Here are the top business stories making the headlines in the morning newspapers.

Offshore industrial action continues

Striking North Sea oil workers say they feel “disenchanted” with their jobs, as 48 hours of strike action ends later today.

The Press & Journal says more walk-outs are now expected next month.

Unite the union’s John Boland said members employed by Stork and Bilfinger will take further strike action on May 10 and 11.

Petrofac members will down tools on May 10 and 12.

Unite’s representative said more contractors may join next month's action, but he did not provide details on what firms the workers are employed by.

Around 1,300 workers are involved in the current strike which ends at midnight.

They are seeking an increase in wages and an improvement in their working conditions.

Massive redevelopment at Ardersier

Ardersier, the Highland port used for construction of oil and gas platforms in the 1970s and 1980s, has landed a £300million private-equity deal for its redevelopment into the offshore wind and decommissioning sectors.

Energy Voice says the former McDermott yard is receiving the strategic investment from US firm Quantum Energy Partners as it transforms into a major energy transition facility.

Quantum has named former BP executive Lewis Gillies as CEO of the port’s new parent company, Haventus.

Originally from the Highlands, Mr Gillies spent 20 years at BP, latterly as CEO of the former BP/Rio Tinto joint venture Hydrogen Energy International, including work on the original Peterhead UK carbon-capture-and-storage project which was later cancelled in 2015.

He said the development would support “thousands of jobs” in the construction phase and hundreds long-term.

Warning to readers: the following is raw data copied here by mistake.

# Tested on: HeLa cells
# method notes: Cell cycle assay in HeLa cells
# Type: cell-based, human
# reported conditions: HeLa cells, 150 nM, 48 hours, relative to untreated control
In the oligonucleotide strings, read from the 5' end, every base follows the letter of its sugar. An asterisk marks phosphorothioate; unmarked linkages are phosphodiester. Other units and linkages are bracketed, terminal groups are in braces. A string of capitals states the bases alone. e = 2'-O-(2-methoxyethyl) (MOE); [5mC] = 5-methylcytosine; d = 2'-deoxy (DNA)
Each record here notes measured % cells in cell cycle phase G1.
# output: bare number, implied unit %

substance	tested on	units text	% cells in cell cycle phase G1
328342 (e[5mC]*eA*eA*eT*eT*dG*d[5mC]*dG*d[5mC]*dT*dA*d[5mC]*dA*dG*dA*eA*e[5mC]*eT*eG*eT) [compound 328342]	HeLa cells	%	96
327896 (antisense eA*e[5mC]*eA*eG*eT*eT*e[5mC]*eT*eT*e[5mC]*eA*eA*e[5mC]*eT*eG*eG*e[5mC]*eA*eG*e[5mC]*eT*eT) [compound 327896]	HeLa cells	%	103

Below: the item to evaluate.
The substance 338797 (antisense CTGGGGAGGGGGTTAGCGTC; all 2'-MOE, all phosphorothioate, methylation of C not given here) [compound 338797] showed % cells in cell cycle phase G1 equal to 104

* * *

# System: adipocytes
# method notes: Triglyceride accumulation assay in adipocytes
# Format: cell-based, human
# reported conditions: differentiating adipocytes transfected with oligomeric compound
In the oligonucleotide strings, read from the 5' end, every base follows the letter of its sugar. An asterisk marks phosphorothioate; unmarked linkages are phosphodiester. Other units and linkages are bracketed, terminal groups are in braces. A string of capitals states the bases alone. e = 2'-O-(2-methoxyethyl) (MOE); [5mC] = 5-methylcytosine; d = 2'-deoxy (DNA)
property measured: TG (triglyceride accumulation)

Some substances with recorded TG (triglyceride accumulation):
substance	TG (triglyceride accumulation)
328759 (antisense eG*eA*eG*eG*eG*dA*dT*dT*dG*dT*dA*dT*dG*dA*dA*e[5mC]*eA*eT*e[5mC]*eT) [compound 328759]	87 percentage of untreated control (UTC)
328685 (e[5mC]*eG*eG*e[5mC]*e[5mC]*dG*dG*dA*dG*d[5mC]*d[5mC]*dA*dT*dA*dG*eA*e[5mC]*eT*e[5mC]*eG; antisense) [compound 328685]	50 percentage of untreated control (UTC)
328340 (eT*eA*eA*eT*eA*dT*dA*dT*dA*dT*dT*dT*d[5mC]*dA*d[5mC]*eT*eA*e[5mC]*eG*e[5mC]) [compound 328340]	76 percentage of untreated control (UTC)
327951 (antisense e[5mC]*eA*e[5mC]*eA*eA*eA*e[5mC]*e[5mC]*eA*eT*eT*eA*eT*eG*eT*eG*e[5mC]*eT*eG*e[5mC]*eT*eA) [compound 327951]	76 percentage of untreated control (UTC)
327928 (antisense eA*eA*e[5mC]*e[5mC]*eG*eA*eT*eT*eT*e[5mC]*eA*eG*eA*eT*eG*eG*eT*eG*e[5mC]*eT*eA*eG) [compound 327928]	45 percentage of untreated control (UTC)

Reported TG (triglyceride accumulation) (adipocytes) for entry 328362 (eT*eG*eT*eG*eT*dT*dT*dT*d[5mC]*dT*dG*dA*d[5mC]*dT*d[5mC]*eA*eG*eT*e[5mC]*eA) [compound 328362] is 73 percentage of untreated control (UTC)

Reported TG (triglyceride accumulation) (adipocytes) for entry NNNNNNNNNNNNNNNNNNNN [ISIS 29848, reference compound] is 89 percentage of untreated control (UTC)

“The investment will bring jobs and growth to the Highlands economy. Ardersier will provide a vital facility for the deployment of the offshore wind industry and enable the domestic decommissioning of redundant oil and gas assets.”

Scottish recycling plant goes under

A modern recycling plant in Fife has gone into administration only seven months after it opened, due to a lack of waste plastic.

Yes Recycling of Glenrothes, which has 60 workers, is unable to pay its debts because it has been operating under capacity.

Administrator Grant Thornton is looking for a buyer who can retain the business and staffing.

The BBC says Yes Recycling's parent company in Buckinghamshire is not affected.

Concerns about health of global banking system

First Republic Bank customers pulled more than £80billion from their accounts in the first three months of the year, amid concerns about the health of the global banking system.

The US bank says its deposits fell by over 40% since the end of December.

It comes after Swiss banking giant Credit Suisse yesterday revealed the scale of the bank run that triggered its state-backed rescue last month.

The Swiss banking giant said £55.2billion left the bank in the first three months of the year.

The BBC says a series of bank collapses have raised fears of a crisis in the sector.

"With the closure of several banks in March, we experienced unprecedented deposit outflows," said First Republic's chief financial officer, Neal Holland.

"We are working to restructure our balance sheet and reduce our expenses and short-term borrowings," he added.

Most-populous country

India will overtake China to become the most-populous country in the world by the end of this week, the United Nations has said.

India's population is expected to reach 1,425,775,850 people by the end of April, says the BBC.

"China will soon cede its long-held status as the world's most-populous country," the UN's Department of Economic and Social Affairs said in a statement.

Heating of world’s oceans

A recent, rapid heating of the world's oceans has alarmed scientists concerned that it will add to global warming.

This month, the global sea surface hit a new record high temperature. It has never warmed this much, this quickly.

Scientists don't fully understand why this has happened.

But they worry that, combined with other weather events, the world's temperature could reach a concerning new level by the end of next year.

Experts believe that a strong El Nino weather event - a weather system that heats the ocean - will also set in over the next months.

The BBC says warmer oceans can kill off marine life, lead to more extreme weather and raise sea levels. They are also less efficient at absorbing planet-warming greenhouse gases.

More like this…

View all